When temp in tire is lower or higher the pressure droppes or highenes up, wich gives more or lesser deflection so more or less heatproduction, But because difference between in and outside tire temp is also more or less the cooling down of tire is also more or less .
So if you go from 18 degr C/65 degr F . and recalculate cold pressure for the temperature of the inside so outside tire , tires never get to hot so damage to them.
And thats the main goal of pressure for the load and speed.

Its just a small detail but STP aka Standard Temperature and Pressure is an International standard that is 20degC/68degF at 1030 mb I believe. Since air pressure varies relatively little unless you are in the mountains, this means that the 80 psi reference is based on 68 deg and a 78 deg ambient should require a 1.2 psi increase. So a mid day tire check in mid summer out of direct sunlight where the ambient in TX can easily be 105 should indicate about 85 psi or thereabouts
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Old 09-18-2015, 10:43 AM   #12
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Quote:
Originally Posted by R1Kirby View Post
The manufacturer says 80 pound cold temperature. So the outside temperature is 75 degrees and the tire pressure is 80 pounds. In the morning it is 59 degrees and the tire pressure is 78 pounds. So what cold temperature does the manufacturer have in mind? It does get confusing......
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Old 09-18-2015, 11:57 AM   #13
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Quote:
Originally Posted by Gary RVRoamer View Post
I don't think anybody denies that pressure changes with temperature - Robert Boyle (Boyle's Law) proved that. Pressure changes 1.8% (not 1.8 psi) for every 10 degrees (F.) of change.

The question is whether tire engineers specify an ambient temperature at which the "cold" pressure is measured. They do not. If the tire says 80 psi cold, then it should be 80 psi whether the ambient temperature is 30 F. or 100F.
Gary - Interesting, I'll do some more research on Tireman9's site about this. I've always used the magic 65 degree, and set my desired tire PSI in accordance with that. And, I adjust up or down, based upon the infrared temp reading to he tire, to be at the desired pressure, based upon how much higher or lower the temperature reading is. (Always try to do this on a relatively warm day, and usually in the San Diego area along the coastal zone, I'm within 5 degrees of 65 in the AM when doing my tire pressure settings!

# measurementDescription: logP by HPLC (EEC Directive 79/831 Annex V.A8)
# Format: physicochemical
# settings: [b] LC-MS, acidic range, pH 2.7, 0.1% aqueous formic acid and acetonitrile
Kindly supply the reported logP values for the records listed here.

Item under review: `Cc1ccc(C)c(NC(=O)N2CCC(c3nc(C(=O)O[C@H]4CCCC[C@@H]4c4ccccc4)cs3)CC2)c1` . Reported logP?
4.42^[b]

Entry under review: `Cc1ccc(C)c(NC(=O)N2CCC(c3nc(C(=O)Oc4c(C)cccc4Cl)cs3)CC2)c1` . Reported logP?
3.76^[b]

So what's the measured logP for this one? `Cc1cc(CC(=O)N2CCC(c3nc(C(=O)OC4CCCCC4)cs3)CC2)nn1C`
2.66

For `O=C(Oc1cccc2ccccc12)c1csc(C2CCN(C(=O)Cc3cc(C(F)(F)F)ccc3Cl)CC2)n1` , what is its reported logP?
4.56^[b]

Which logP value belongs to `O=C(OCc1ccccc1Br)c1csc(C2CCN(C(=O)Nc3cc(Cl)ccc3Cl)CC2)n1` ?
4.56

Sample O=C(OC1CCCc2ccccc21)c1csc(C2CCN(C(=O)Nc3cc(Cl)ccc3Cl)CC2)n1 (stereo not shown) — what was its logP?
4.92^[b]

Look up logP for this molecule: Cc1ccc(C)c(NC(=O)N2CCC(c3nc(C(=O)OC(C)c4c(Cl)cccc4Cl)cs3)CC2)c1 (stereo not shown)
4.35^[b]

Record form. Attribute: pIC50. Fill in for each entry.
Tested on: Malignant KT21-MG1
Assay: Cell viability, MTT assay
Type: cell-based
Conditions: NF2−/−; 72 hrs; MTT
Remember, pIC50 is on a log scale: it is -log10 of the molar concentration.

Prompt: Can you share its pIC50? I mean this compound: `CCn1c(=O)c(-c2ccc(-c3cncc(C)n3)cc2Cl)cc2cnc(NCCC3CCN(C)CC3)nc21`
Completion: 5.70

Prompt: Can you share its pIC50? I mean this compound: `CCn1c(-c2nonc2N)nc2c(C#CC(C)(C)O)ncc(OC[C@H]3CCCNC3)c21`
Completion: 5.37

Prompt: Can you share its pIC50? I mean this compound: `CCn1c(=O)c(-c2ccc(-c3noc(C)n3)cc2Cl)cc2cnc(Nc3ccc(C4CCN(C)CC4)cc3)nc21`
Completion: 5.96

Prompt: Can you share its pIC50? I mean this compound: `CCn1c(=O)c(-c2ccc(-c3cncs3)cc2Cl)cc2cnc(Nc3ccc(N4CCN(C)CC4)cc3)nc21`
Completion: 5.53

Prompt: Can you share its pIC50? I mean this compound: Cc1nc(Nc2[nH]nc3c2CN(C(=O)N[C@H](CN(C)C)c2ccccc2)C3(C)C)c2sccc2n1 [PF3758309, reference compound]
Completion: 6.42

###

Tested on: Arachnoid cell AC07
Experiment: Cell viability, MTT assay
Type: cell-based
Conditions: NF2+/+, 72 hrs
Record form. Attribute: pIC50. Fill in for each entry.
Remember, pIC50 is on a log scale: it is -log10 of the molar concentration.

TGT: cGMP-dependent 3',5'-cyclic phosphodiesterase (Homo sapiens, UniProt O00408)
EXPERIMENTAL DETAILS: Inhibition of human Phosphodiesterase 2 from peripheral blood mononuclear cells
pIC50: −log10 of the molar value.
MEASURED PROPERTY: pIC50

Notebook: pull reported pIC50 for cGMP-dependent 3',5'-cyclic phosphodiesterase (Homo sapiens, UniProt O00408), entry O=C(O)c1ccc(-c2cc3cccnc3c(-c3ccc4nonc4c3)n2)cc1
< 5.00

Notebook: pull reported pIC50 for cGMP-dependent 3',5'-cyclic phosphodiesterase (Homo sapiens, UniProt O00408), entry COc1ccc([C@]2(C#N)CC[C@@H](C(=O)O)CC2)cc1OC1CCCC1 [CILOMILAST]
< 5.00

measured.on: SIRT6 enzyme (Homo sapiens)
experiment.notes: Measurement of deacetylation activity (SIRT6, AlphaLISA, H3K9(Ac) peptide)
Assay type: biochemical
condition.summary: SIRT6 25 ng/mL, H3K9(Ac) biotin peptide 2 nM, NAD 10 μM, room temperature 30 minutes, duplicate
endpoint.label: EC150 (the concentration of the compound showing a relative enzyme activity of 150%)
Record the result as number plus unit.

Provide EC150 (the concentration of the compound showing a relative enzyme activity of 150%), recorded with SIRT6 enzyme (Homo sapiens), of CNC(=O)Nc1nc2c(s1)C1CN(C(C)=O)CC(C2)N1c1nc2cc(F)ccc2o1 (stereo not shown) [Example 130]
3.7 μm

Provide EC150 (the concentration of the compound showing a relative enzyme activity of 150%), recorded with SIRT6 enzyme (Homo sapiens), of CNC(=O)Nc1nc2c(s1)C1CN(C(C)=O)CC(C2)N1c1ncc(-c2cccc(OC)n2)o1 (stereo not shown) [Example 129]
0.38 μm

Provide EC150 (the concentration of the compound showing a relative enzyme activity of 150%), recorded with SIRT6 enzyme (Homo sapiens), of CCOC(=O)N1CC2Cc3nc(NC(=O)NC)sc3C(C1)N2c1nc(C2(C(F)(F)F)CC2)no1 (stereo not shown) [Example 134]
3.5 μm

I run with what I feel is an adequate safety cushion of PSI above the tire manufactures PSI charts for our four corner weight. And with that safety margin, I typically do not adjust up/down my PSI based upon traveling location swings in temperatures. I have my TPMS low/high PSI and Temp settings, set to warn me while traveling of any concerns form changes in PSI or Temps.

On other threads about how often to we set our tire PSI's, I mentioned that due to the very little loss of PSI for my tires, that I could go a full year without having to add PSI. (Check them daily via TPMS, and visual inspection. And monthly with my tire gauge. And, about once a week when doing traveling and pulling off the road, I check double check tire temps with the infrared.)

I did make an adjustment to PSI while knowing I was going to be above 8K feet for about 7 weeks, around the Denver and Rocky Mountain National Park area. The reset when leaving Colorado Springs as we headed East into Kansas. But, I probably would have been fine without adjusting for the altitude, due to the safety margin, and still being way below the 120PSI Max Cold Pressure for my tires/rims.

I'm in the camp of doing your research for your tires, and your specific weights, adding that safety margin of PSI - and then going on out and not being too overly concern with the PSI. Again, with the mentioned daily and weekly and monthly checks.

When I'm starting off on a extremely cool day, say between the 20's and 30's, I usually just do a more gradual coming up to speed. For both the engine, and the tires, as they are both coming up to temps. Only one time have I had a TPMS warning, along the Alcan, as we pulled out from an ice covered Muncho Lake with an outside temp of 18 degree.

Until recently, all 8 of my tires were Michelin XZE*. with the "*" meaning a bit extra thickness on the sidewalls. This may be one of the reasons our tires do not seem to loose very much on the PSI front over a years period.

I'll do some more checking on Tireman9's blog, to see if I want to change my processes!

Best to you, and all. And, I do encourage every RV'er to really understand the importance of tire maintenance and PSI's in relation to not only your safety, but those traveling on the roadways along side of you!
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Old 09-19-2015, 03:04 PM   #14
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For those who wish to learn more, read about "Cold Inflation Pressure" on Roger Marble's RVtiresafety.com web site.
RV Tire Safety: Cold Inflation

For those who want the short summary, I'll offer this short quote:

Quote:
I occasionally see posts on the need to do an adjustment of your Cold Inflation Pressure ( CIP )when the temperature is not at some "standard".

Many times the "standard" is stated to be 70F or 68F. Neither of these are correct.

From a tire design standpoint CIP means when a tire has not been warmed up either by being in direct Sunlight or from having been run.
We are not talking about some chemistry lab experiment but real life. This is defined by the Tire & Rim Association, the organization that published the standards book for tire dimensions and recommended Load & Inflation for all kinds of tires, wheels and valves.

Roger Marble
aka Tireman9